Although some consumers are aware that quality issues exist, it is difficult to know how to choose a health care provider based on quality of care. Currently, there is no consistent or organized national quality reporting system in the US health care industry. Although public and private plans are making quality information available to their members (particularly CMS’ Hospital and Nursing Home Comparison), most consumers rely on word-of-mouth recommendations to choose their health care providers. medical attention. this is problematic, as reputations are often based on anecdotal evidence.

                To improve quality of care, reporting systems must become more comprehensive, standardized, and widely available. plans, hospitals, and other providers must use the information they report to make meaningful reviews and changes to improve quality. Steps should also be taken to encourage beneficiaries to use available information when choosing their health care providers. however, beneficiaries should be careful as the data is presented in different ways depending on the information source, sometimes leading to confusion or misinterpretation. most measures focus on a particular detail of care and should not be used as a substitute for measuring overall quality. many people see the internet as becoming a valuable tool in the future of quality reporting, increasing the ease of both collecting and disseminating quality of care information. however, since there is no national quality reporting system, patients should verify the reliability of their sources. (Bates, David and Gawande, Atul. 2000)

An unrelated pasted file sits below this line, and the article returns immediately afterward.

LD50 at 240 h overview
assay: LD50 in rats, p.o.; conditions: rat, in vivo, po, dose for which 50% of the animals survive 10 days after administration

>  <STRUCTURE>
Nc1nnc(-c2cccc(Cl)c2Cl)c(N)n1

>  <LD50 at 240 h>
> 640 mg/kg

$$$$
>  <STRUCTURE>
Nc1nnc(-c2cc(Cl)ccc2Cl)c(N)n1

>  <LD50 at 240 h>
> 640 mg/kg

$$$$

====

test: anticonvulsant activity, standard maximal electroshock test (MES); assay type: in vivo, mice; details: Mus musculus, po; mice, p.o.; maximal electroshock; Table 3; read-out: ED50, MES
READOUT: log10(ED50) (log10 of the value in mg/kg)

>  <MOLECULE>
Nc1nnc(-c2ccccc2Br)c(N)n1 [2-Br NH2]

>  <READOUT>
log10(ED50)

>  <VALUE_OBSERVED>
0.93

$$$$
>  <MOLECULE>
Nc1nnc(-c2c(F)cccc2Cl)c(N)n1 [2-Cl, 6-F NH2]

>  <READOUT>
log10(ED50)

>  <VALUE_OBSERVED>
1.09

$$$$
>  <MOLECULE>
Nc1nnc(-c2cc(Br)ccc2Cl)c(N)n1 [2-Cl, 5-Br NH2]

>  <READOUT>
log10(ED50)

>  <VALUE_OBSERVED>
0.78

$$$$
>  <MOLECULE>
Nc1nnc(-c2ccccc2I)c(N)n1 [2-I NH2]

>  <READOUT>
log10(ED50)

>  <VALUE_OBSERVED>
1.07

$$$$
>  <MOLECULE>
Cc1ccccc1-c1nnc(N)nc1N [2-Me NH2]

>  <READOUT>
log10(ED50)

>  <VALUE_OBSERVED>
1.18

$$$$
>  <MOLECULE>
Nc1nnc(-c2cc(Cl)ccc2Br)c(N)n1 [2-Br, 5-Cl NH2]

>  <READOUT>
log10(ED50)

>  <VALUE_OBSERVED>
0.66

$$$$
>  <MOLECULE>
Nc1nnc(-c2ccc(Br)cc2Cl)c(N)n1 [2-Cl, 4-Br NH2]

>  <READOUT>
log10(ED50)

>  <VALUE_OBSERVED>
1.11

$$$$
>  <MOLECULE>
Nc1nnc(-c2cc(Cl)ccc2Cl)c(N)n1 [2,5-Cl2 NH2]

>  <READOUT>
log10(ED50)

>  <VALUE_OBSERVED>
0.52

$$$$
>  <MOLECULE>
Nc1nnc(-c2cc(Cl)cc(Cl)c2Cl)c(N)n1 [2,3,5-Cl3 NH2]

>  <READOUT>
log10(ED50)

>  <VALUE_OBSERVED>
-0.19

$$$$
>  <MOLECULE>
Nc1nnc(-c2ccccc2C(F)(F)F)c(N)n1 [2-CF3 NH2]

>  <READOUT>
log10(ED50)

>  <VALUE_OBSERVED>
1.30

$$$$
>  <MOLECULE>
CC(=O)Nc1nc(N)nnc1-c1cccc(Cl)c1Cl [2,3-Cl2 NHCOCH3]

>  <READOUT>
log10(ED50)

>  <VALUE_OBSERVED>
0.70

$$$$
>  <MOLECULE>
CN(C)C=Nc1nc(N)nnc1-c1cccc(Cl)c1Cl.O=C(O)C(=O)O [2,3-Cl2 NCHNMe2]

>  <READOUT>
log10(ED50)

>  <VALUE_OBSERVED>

tip: the agency for health care research and quality now has a website to help consumers choose the best health care provider for them. can be found at

                what is the business case for quality?

                Although the incentives to provide quality care seem obvious, for many looking at profit margins, there is a need to make a “business case” for quality improvement. Many health care providers, focused on the “bottom line” profit margin, do not take steps to improve quality because improvements will cost money. in fact, many quality improvements, while they may have a positive impact on patients, only provide marginal savings or gains to the healthcare facilities themselves. Without evidence that there are indeed economic incentives to improve quality, it is unlikely that the private sector will move with any speed towards the adoption of proven quality improvements. (Leatherman, Shelia, et. al., “the business case for quality: case studies and an analysis” health affairs, vol 22, no. 2, March/April 2003, p. 18.) This lack of economic impetus provides a strong case for a functioning federal regulatory system that would ensure compliance with quality standards regardless of the financial consequences to the facility.